Lack of leadership is top reason US COVID-19 response has failed, 5 former CDC directors say

ATLANTA -- Five former CDC directors who served under both Republican and Democratic presidents all said mixed messages from the top of the federal government have made the COVID-19 pandemic worse than it should've been.

Dr. Richard Besser, Dr. Julie Gerberding, Dr. Tom Frieden, Dr. Jeffrey Koplan and Dr. David Satcher all came together to speak with ABC News' Linsey Davis on Thursday.

"This is the first public health response where the ground rules weren't set up that we would be driven by the best available public health science," said Besser, who served as acting director of the CDC in 2009. "So, when you have political leaders and public health leaders coming at this with very different messaging, (and) when you don't see the political leadership supporting public health science, you lose trust."

The doctors all agreed that there are things individuals can do to save lives, but it requires all Americans to work together.

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"Right now, one person a minute is getting killed by this virus in the U.S., and we need to focus on what the virus is doing and what we as a community are doing to stop it," said Frieden, who was the CDC director from 2009 to 2017. "Because all of us can do things to make it less severe, whether that's wearing a mask, washing our hands, watching our distance or supporting public health so that they can box in virus... and protect the most vulnerable."

"This pandemic is not something that's going to end abruptly," said Satcher, who was the CDC director from 1993 to 1998. "The problem is going to be with us for a while in terms of COVID, so the question becomes: When are we going to get on top of it? When people take seriously the challenge."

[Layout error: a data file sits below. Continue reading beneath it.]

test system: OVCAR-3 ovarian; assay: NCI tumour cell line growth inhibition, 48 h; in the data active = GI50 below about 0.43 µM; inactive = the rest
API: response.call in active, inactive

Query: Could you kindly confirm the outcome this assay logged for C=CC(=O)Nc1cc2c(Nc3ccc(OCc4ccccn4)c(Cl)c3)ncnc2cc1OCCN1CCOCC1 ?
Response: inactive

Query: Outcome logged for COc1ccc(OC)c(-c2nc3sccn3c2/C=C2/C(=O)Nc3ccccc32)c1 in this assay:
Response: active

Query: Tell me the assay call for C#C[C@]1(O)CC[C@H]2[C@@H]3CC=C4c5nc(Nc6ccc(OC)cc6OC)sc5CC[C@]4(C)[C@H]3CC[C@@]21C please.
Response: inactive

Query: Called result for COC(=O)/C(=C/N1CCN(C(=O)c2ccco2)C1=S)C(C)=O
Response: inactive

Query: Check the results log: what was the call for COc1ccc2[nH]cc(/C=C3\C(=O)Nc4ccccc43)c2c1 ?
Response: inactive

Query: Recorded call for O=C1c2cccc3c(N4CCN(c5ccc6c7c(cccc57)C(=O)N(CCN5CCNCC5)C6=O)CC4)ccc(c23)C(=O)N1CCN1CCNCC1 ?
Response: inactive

President Donald Trump has time and time again downplayed the threat of the virus, claimed the virus was easily treatable and "under control," and questioned the sound scientific advice of his own health officials.

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"Every one of those falsehoods drives away our opportunity to improve our mitigation efforts... and it causes confusion in everyone's mind," said Koplan, who directed the CDC from 1998 to 2002.



Four of the CDC directors penned a Washington Post op-ed in June echoing many of these things they see as ongoing problems with the federal government's response to COVID-19.

The former directors also said the U.S. needs to take a more proactive stance in preventing the next pandemic.

"If you look at the tenure of the CDC directors that are participating in this conversation, each one of us has presided over some kind of important public health outbreak, whether it was AIDS or anthrax or SARS or Avian influenza or Ebola. We've all gone through the cycle of the crisis," Gerberding said.

"We have to be proactive," said Frieden. "We have to build in peacetime so that we're more prepared when we're fighting a war against a virus or other microbe."

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Nevertheless, each of the doctors expressed optimism that the U.S. will eventually overcome the pandemic.

"We will recover, but the question is: How long will it take?" Gerberding said. "While we're maintaining our physical distance, we need to come together as communities, as health leaders, as nations around the world to really say we've got to work collaboratively. That's a tall order in this very divided world, but it's about the pandemic. It's not about politics."
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